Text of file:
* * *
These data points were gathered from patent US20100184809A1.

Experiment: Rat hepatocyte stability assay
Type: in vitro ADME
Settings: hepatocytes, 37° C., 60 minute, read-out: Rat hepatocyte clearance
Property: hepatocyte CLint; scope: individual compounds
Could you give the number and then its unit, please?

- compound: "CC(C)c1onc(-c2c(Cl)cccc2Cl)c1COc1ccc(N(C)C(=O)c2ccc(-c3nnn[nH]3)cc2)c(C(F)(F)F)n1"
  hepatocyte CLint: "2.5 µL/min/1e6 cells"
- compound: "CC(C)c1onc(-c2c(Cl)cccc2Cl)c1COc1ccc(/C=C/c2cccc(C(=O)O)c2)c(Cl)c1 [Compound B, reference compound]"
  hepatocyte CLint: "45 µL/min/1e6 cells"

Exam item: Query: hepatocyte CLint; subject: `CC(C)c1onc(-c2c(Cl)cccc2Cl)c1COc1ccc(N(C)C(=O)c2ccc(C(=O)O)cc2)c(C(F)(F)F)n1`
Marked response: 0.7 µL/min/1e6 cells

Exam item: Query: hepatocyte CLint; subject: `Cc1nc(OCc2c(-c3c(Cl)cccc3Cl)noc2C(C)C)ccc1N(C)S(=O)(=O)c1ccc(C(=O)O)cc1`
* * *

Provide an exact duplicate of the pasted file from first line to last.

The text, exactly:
These data points were gathered from patent US20100184809A1.

Experiment: Rat hepatocyte stability assay
Type: in vitro ADME
Settings: hepatocytes, 37° C., 60 minute, read-out: Rat hepatocyte clearance
Property: hepatocyte CLint; scope: individual compounds
Could you give the number and then its unit, please?

- compound: "CC(C)c1onc(-c2c(Cl)cccc2Cl)c1COc1ccc(N(C)C(=O)c2ccc(-c3nnn[nH]3)cc2)c(C(F)(F)F)n1"
  hepatocyte CLint: "2.5 µL/min/1e6 cells"
- compound: "CC(C)c1onc(-c2c(Cl)cccc2Cl)c1COc1ccc(/C=C/c2cccc(C(=O)O)c2)c(Cl)c1 [Compound B, reference compound]"
  hepatocyte CLint: "45 µL/min/1e6 cells"

Exam item: Query: hepatocyte CLint; subject: `CC(C)c1onc(-c2c(Cl)cccc2Cl)c1COc1ccc(N(C)C(=O)c2ccc(C(=O)O)cc2)c(C(F)(F)F)n1`
Marked response: 0.7 µL/min/1e6 cells

Exam item: Query: hepatocyte CLint; subject: `Cc1nc(OCc2c(-c3c(Cl)cccc3Cl)noc2C(C)C)ccc1N(C)S(=O)(=O)c1ccc(C(=O)O)cc1`